First Witness Takes Stand

A French scholar takes the stand in Cambodia, becoming the first witness in a landmark trial of ex-Khmer Rouge leaders.
2009-04-09
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Francois Bizot at his residence in Thailand's northern city of Chiang Mai, Aug. 22, 2007.
Francois Bizot at his residence in Thailand's northern city of Chiang Mai, Aug. 22, 2007.
AFP

PHNOM PENH—A French scholar who was one of a few survivors of detention under Cambodia’s Khmer Rouge has become the first witness at a U.N.-backed war crimes tribunal hearing evidence against the regime’s chief jailer and torturer.

Francois Bizot, 69, an anthropologist, said he received relatively light treatment. He had been seized while researching Buddhism in the countryside on suspicion of working for the CIA.

The U.N. tribunal has opened with a trial of Kaing Guek Eav, better known as Duch, a former math teacher accused of supervising Tuol Sleng prison and sending thousands of people to their deaths in the so-called “Killing Fields” period when the Khmer Rouge ruled Cambodia from 1975-79.

Terror was everywhere."

Francois Bizot

Bizot spent three months at M-13, a secret jungle prison that Duch ran from 1971-75, while the Khmer Rouge was an insurgent faction fighting a U.S.-backed government. He later wrote a book about his detention titled The Gate.

Bizot said he was never beaten and Duch spoke to him politely. He said he was required to write several statements of innocence and freed after a few months, making him one of only 10 who survived the jungle prison camp.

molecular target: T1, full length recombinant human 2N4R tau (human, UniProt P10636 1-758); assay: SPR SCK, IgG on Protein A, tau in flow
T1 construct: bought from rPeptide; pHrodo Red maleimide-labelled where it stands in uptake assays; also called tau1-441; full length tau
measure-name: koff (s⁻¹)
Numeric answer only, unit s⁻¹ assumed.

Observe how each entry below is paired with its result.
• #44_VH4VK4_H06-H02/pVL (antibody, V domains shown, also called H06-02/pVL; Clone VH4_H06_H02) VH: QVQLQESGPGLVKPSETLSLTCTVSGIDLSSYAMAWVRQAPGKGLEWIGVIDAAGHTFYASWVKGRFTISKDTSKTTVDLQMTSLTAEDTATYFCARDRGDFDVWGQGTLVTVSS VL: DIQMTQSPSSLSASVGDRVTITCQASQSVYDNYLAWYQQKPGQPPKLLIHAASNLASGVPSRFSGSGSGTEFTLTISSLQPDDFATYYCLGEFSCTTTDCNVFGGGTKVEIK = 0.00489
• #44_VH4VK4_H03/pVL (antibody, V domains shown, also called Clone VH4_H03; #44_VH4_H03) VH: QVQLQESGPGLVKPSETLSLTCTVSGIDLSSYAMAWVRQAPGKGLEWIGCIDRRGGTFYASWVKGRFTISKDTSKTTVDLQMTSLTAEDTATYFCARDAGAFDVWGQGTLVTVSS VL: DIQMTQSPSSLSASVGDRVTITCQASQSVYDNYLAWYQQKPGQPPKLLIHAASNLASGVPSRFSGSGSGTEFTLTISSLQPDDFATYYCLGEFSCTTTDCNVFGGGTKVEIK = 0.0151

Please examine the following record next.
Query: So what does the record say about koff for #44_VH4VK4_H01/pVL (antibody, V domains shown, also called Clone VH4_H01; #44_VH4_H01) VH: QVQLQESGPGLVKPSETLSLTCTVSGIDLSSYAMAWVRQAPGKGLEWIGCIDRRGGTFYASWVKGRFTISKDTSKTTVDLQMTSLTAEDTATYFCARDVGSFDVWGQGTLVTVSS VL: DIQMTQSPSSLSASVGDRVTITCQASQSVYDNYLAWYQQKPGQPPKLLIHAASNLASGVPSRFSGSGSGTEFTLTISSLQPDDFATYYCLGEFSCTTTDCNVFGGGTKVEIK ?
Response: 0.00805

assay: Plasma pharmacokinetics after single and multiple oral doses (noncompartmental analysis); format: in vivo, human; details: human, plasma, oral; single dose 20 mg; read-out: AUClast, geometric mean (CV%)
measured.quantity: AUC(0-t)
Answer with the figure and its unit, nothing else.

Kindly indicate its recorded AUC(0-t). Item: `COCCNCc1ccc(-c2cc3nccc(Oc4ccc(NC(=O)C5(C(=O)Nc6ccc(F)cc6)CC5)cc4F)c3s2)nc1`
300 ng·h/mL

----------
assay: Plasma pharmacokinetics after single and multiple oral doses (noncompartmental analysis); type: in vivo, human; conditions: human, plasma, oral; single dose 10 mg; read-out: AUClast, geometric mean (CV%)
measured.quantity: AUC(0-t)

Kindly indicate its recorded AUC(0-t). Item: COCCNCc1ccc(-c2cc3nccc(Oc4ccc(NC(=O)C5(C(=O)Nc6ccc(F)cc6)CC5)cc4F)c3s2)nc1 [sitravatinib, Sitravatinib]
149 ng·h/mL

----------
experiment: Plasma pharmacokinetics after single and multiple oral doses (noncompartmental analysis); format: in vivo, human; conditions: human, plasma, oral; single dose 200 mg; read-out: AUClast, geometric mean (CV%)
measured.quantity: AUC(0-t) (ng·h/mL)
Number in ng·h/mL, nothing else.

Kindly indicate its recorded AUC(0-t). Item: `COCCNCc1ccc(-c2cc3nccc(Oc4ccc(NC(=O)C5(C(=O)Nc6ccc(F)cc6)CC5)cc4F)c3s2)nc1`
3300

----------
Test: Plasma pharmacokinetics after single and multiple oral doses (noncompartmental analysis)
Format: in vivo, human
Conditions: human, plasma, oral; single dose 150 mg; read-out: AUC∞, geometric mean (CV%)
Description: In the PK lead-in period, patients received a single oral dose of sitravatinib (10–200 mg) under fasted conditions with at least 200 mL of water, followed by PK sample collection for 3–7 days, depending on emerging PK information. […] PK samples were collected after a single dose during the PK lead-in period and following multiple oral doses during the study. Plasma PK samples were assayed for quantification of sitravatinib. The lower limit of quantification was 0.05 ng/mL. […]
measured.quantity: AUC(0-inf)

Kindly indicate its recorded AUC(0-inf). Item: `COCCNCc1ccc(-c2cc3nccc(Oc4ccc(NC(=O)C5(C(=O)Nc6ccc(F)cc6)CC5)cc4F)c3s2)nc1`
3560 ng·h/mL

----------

“I can’t recall M-13 without recalling the terrifying atmosphere of fear and death, or how much this atmosphere was embodied in Duch. Terror was everywhere,” Bizot said.

“When Duch came back from meetings with his superiors, it was impossible not to see his despondency...You have to understand that it was always about deciding when the executions would take place,” he told the court.

Some sympathy

He acknowledged some sympathy for Duch, who has publicly apologized and sought forgiveness for his role in sending some 16,000 people to their deaths at the regime’s notorious Tuol Sleng prison.

“I must come to terms with what’s in me with relation to a double reality, the reality of a man who was the force of a state institutional massive killing, and I cannot imagine being in his shoes today with so much horror left behind,” Bizot said.

“On the other hand, the recollection I have today of a young man who committed his life to a cause and to a purpose that was based on the idea that it was not only legitimate, it was deserved,” he said. “I don’t know what I can make of it.”

“Duch was a man who looked much like many friends of mine, a Marxist who was prepared to surrender his life for the revolution,” Bizot said.

Crimes against humanity

Duch faces charges of war crimes, crimes against humanity, torture, and premeditated murder. He faces life in jail at the court, which does not have the power to impose the death penalty.

Up to 2 million people are thought to have died during the four years of Khmer Rouge government in the late 1970s.

The trial continued as a third day of private talks aimed at setting up a corruption-monitoring mechanism at the court broke down on Wednesday night between U.N. Assistant Secretary for Legal Affairs Peter Taksoe-Jensen and Cambodian government officials.

Defense attorneys and human rights groups say allegations that Cambodian staff at the court pay kickbacks to keep their jobs could derail the entire tribunal.

Original reporting by RFA's Khmer service. Khmer service director: Kem Sos. Executive producer: Susan Lavery. Additional reporting by news agencies. Written and produced in English by Sarah Jackson-Han.

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